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What is Lake St. Clair Habitat?
Habitat simply consists of land with the food resources, water and cover that a particular species needs to survive and reproduce. Habitats can be defined or described in a number of ways. Lake St. Clair coastal habitats are delineated here on the basis of land cover, and these land cover types fall into three broad categories: Upland, Wetland and Water.

View Spatial Data and maps for each landcover type.

Why is Habitat Important?
Without adequate habitat, vulnerable species will not survive. Protecting habitat does not simply protect rare, unique or valuable species, however. It also preserves complex natural communities that support a wide range of common species and provide valuable ecological function. For example, a nature preserve can provide habitat for an endangered species as well as many common species that make up a particular natural community. It may also sequester carbon, infiltrate stormwater and filter air cost-effectively. Finally, it can provide opportunities for fishing, hiking and birdwatching - important social, economic and cultural activities for people.

Within the project area there are five globally imperiled natural communities: Great Lakes marsh, lakeplain mesic sand prairie, lakeplain wet mesic prairie, lakeplain wet prairie and lakeplain oak opening. As the area continues to develop rapidly, it is critical to incorporate conservation and restoration of these rare natural resources into the planning process.

Uplands are lands that lie above sea level where saturated soils and standing water are absent. In many ways, they are defined by what they are not: uplands are not wetlands; they are not under water or seasonally flooded; they have non-hydric soils, and are not moist enough for wetland plants to survive. Upland environments include a wide variety of landscape types, ranging from prairie, savanna, mature forests such as mesic southern forest and cultivated farms to developed lands such as cities and villages. Upland environments can include the rare and unique, such as the globally imperiled lakeplain oak opening as well as urban centers with minimal habitat value. Within the project area, C-CAP satellite data show over 675,000 acres (273,163 hectares) of uplands.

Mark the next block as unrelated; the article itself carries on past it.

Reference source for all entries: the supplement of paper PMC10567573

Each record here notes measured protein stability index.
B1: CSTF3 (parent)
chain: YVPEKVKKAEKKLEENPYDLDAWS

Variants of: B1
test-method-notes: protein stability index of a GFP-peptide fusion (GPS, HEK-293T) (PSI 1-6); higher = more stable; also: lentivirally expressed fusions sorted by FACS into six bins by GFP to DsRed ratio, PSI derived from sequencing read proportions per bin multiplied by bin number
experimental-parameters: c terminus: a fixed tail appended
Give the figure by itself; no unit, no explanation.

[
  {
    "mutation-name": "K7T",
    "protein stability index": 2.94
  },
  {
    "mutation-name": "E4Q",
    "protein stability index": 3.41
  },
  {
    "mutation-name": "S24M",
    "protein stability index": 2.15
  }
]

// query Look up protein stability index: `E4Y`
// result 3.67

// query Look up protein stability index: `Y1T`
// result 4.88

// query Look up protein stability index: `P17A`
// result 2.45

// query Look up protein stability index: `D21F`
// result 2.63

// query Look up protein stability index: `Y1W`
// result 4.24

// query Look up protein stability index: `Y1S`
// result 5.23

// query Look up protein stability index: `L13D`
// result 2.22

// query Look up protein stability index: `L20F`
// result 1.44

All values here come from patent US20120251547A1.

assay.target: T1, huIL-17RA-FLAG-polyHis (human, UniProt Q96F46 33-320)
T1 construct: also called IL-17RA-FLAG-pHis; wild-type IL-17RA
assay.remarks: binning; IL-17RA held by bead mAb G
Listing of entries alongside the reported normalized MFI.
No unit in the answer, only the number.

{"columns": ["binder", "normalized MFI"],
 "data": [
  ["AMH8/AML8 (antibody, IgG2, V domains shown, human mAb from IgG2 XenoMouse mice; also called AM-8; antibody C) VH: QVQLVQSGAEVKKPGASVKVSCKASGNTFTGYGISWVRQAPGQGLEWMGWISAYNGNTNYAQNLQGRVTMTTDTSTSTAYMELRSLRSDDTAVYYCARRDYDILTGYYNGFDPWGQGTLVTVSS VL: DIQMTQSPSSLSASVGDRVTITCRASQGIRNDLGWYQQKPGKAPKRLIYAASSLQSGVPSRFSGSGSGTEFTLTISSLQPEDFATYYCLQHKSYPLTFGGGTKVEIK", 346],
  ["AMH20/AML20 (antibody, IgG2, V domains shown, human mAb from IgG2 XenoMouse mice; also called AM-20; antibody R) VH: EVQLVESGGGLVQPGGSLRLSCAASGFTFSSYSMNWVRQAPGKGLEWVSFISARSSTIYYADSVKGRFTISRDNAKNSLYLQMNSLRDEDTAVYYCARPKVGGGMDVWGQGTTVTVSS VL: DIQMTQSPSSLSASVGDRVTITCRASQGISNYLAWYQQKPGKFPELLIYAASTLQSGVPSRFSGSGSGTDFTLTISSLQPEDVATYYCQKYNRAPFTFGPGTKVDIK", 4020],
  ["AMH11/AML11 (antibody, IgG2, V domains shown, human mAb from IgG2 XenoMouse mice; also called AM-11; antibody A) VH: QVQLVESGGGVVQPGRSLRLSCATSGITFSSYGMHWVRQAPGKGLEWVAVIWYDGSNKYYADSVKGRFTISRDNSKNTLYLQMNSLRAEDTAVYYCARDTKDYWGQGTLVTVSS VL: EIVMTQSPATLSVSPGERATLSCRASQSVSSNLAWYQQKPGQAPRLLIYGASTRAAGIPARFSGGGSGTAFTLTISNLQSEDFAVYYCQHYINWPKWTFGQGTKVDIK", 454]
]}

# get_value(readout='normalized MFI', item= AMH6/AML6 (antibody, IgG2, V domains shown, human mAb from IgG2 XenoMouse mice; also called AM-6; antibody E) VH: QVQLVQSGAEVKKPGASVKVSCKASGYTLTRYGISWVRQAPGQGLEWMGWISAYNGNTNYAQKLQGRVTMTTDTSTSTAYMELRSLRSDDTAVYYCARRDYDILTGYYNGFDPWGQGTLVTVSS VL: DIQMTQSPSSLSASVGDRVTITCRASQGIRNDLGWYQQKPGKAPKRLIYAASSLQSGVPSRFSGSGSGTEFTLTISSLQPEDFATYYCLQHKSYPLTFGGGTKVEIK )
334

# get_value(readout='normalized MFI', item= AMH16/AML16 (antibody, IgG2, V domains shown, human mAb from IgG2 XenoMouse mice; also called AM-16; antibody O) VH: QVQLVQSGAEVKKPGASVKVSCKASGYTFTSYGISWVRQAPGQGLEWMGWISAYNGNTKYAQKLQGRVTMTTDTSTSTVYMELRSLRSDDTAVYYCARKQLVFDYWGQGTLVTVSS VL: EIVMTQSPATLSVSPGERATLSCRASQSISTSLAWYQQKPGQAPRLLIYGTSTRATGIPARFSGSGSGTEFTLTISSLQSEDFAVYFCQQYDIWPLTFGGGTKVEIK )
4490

view mapUpland Habitats
Developed Land Cultivated Land Grassland
Woody Land Bare Land


A variety of land cover types are classified as wetlands, ranging from wet prairie to forested swamps. Three criteria are common to all of them; wetlands have saturated soils or are flooded for at least part of the year; wetlands often have soil conditions that are different from those in the adjacent uplands; and wetlands contain plants which are adapted to flooding. Prior to European settlement, the entire periphery of Lake St. Clair was surrounded by wetlands, including Great Lakes marsh along the shoreline and wet prairie, wet mesic prairie, meadows and forested wetlands such as floodplain forest and southern swamp further inland. In deeper water, wild celery beds were an important source of food for migrating waterfowl. Within the project area as a whole, C-CAP satellite data show about 51,000 acres of wetland, including forested wetlands. The majority of the remaining wetlands are located around the northern end of Lake St. Clair.

view mapWetland Habitats
Unconsolidated Shore Marsh Lakeplain Prairie Woody Wetlands


Aquatic habitats include open surface waters which may or may not support floating aquatic vegetation. In Lake St. Clair watershed, this includes rivers, ponds and the lake itself. These types of aquatic habitats are ecologically distinct, but all are environments where surface water is permanent so that water, rather than air, is the principal medium within which the dominant organisms live. Lake St. Clair is productive and provides habitats for a diverse biota including invertebrates, fish, mammals, and waterfowl. The historical fish communities in Lake St. Clair contained abundant lake sturgeon and runs of coldwater fishes, including lake trout, lake whitefish, and lake herring, that once supported commercial fishing in the lake. Many of the native fishes have been eliminated by commercial fishing, habitat destruction, wetland losses, introduction of exotic fishes, invasion by exotic species, and degradation of water and substrate quality. Links to detailed information on numerous rare aquatic species in the project area are included in the Aquatic Animals section of the Habitat Links page.

view mapWater Habitats
Open Water Aquatic Beds